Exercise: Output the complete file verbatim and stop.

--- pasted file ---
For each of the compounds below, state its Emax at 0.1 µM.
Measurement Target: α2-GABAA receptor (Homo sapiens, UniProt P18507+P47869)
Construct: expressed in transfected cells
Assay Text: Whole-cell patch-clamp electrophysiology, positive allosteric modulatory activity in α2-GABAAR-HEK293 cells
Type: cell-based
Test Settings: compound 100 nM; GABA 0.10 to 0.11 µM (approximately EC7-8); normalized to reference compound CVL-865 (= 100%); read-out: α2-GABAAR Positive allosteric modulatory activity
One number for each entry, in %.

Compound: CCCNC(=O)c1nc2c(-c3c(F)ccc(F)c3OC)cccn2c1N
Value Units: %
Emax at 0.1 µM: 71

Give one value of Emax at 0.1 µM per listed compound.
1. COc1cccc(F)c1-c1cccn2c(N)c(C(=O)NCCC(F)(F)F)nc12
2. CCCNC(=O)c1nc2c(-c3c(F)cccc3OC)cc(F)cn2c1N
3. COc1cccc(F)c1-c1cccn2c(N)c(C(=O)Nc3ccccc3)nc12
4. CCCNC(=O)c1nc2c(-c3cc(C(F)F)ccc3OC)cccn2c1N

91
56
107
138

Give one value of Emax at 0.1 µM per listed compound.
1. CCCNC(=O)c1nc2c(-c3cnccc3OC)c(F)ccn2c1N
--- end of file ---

For each of the compounds below, state its Emax at 0.1 µM.
Measurement Target: α2-GABAA receptor (Homo sapiens, UniProt P18507+P47869)
Construct: expressed in transfected cells
Assay Text: Whole-cell patch-clamp electrophysiology, positive allosteric modulatory activity in α2-GABAAR-HEK293 cells
Type: cell-based
Test Settings: compound 100 nM; GABA 0.10 to 0.11 µM (approximately EC7-8); normalized to reference compound CVL-865 (= 100%); read-out: α2-GABAAR Positive allosteric modulatory activity
One number for each entry, in %.

Compound: CCCNC(=O)c1nc2c(-c3c(F)ccc(F)c3OC)cccn2c1N
Value Units: %
Emax at 0.1 µM: 71

Give one value of Emax at 0.1 µM per listed compound.
1. COc1cccc(F)c1-c1cccn2c(N)c(C(=O)NCCC(F)(F)F)nc12
2. CCCNC(=O)c1nc2c(-c3c(F)cccc3OC)cc(F)cn2c1N
3. COc1cccc(F)c1-c1cccn2c(N)c(C(=O)Nc3ccccc3)nc12
4. CCCNC(=O)c1nc2c(-c3cc(C(F)F)ccc3OC)cccn2c1N

91
56
107
138

Give one value of Emax at 0.1 µM per listed compound.
1. CCCNC(=O)c1nc2c(-c3cnccc3OC)c(F)ccn2c1N